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What’s involved in laying a concrete driveway?

Updated: Feb 13

Everyone needs a driveway, right? But what do you do if your property doesn't have a proper one, or it is time to update that loose metal? Often forming a new crossing onto the road or a new driveway is a condition of a resource consent, especially if you’re subdividing.

It is not as easy as popping to Mitre 10 and grabbing a bag of ready mix concrete. There are some considerations that have to go into laying a concrete driveway. So, in this blog, we are going to take a look at the materials and process involved in laying the concrete, including reinforcing, pouring, and drying time.

What’s involved in laying a concrete driveway?

Conditions and standards: before you start work on a crossing or driveway, make sure you have the right consents, permits and are working in accordance with the right Standards. Your local Council will usually have requirements about how these have to be constructed, and often these are reflected in your resource consent conditions. If you don’t construct them properly you risk the council not “signing off” the work.

Also check that you don’t breach any district planning rules. For example, are you working near a stream or do earthworks for the driveway go through the roots of protected trees? These could trigger the need for a resource consent. Always plan and check before you start!

Construction materials: there are many materials available that are suitable for constructing driveways, but the most commonly used is concrete. Concrete is made from three basic things – water, cement (the binding agent), and an aggregate. The aggregate is what makes up most of the volume of the concrete. It is the particulate material (rock, gravel, sand) that the cement binds together.

There are also other popular options for constructing a driveway including gravel, asphalt, and paving stones. But concrete is often used because it’s very versatile. It can be stamped or imprinted with patterns before it sets, which replicates the texture of stones or bricks. This is an affordable and low maintenance option.

Preparing, reinforcing, and finishing: before concrete is poured, it is important to properly prepare and reinforce the area. This helps to prevent cracking and premature wear and tear. Any grass, stones or other obstructing materials will need to be cleared away. Slim wooden panels (called ‘forms’) are used to outline the boundary of the driveway.

The first step is a 4 to 6 inch base layer of gravel added to the driveway area. Then you add the reinforcement component on top of the gravel. This usually consists of steel or a rebar (reinforcing bar) grid being laid in a criss-cross pattern. Rebar is made from various grades and alloys of steels. It is made with ridges so that the concrete will easily bond to it. By using rebar to increase the strength of the concrete, you can reduce the amount (thickness) of concrete needed and reduce the risk of breaking and cracking. This will help the driveway to last longer and reduce your maintenance costs.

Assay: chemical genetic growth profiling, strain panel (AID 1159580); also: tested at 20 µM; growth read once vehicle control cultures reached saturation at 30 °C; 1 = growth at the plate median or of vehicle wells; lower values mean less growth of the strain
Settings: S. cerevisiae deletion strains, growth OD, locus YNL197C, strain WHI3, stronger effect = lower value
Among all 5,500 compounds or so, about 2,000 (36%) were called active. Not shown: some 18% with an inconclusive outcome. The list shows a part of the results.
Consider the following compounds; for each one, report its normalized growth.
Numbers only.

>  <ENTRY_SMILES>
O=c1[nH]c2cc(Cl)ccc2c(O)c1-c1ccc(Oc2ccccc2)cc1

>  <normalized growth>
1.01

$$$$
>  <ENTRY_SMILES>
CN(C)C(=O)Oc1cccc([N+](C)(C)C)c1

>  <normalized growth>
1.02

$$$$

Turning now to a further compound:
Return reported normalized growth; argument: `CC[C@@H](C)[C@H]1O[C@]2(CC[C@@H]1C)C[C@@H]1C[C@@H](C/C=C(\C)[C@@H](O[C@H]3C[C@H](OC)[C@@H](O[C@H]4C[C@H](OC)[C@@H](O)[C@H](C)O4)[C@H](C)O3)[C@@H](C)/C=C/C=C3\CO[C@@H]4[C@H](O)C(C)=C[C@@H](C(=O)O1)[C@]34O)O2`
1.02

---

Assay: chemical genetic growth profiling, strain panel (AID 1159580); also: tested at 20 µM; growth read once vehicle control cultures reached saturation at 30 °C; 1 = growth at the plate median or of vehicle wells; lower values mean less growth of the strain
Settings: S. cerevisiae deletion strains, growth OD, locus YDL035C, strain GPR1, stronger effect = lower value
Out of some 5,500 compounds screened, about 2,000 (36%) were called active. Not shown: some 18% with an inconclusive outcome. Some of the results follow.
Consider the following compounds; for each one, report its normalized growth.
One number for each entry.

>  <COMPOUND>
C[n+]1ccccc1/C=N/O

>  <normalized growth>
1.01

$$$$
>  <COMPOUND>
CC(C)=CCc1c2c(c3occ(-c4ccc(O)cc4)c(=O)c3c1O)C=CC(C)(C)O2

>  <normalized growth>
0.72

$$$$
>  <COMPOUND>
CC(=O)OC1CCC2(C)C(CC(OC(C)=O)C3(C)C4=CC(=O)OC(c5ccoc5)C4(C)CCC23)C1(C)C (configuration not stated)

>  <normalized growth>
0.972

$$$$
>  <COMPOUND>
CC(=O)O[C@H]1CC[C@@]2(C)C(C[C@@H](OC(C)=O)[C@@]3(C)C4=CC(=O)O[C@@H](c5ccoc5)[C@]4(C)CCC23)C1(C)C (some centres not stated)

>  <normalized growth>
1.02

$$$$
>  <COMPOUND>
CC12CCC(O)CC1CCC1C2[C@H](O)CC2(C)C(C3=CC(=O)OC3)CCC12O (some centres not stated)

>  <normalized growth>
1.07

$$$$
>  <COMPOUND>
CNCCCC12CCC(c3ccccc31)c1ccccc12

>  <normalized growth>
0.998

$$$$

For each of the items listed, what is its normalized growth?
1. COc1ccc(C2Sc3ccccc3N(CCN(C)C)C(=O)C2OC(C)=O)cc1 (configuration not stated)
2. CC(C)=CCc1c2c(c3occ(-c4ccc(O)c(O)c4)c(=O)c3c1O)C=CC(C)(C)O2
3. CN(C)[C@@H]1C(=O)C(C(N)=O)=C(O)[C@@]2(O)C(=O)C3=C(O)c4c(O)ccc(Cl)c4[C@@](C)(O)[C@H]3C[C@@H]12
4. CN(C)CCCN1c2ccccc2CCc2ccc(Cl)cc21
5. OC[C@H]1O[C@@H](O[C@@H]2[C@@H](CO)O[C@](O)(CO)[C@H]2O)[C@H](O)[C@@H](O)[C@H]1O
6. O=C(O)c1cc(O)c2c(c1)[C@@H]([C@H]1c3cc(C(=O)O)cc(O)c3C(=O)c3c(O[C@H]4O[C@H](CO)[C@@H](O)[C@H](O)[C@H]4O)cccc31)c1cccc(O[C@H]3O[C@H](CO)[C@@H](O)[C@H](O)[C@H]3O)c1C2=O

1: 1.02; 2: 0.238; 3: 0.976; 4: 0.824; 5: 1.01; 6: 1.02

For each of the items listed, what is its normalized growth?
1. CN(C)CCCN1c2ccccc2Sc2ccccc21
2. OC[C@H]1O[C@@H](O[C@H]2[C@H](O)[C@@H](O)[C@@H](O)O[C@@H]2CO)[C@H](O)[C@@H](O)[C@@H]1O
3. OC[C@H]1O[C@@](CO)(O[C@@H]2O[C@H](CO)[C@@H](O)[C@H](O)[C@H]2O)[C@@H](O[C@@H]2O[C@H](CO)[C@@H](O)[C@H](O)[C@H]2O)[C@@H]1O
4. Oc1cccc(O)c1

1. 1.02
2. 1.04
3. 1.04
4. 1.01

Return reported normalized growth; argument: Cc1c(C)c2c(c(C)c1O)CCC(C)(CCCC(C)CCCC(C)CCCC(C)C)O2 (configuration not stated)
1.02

Once the reinforcement is done, the concrete will be poured and smoothed. The concrete will then be floated, which is a finishing process that brings cement and finer aggregate particles up to create the final surface of the driveway. If you are going to add imprints or colours to the driveway that would also be done at this time.

Concrete doesn’t actually “dry”. Instead, it undergoes a chemical process called curing. This is the slow process of the concrete strengthening and hardening and is the last stage of installing a concrete driveway.

Other tips

  • Temperatures: don’t pour concrete at the hottest time of day, or when it is too cold. The ideal temperature for curing is about 20 degrees Celsius. You should not install a concrete driveway in temperatures under 5 degrees Celsius, as this can lead to curing and setting problems.

  • Time: concrete will be hard within 24 – 48 hours, but the curing process is slow and the concrete won’t be at full strength until around a month after it is installed. After a week, the concrete will be at about 70% strength and you can park your car on it after this time. If you have heavy vehicles you should not park them on your new driveway until after the first month.

Usually pouring a driveway is left to the specialist, but that doesn’t stop you from looking at smaller areas yourself.

Have a development in mind?

If you have any questions about the planning aspects or resource consent at your property then get in touch with the team here at Planning Plus. We have over 42 years of planning experience and will provide you with honest advice about your proposal. You can contact us on 09 427 9966 or

Disclaimer As with all our blogs, the information detailed here is general in nature and meant as a preliminary guide only. This should not be substituted for your own investigations or use of your own professional’s. Planning Plus is not liable for any errors or omissions.

© Planning Plus Ltd 2023

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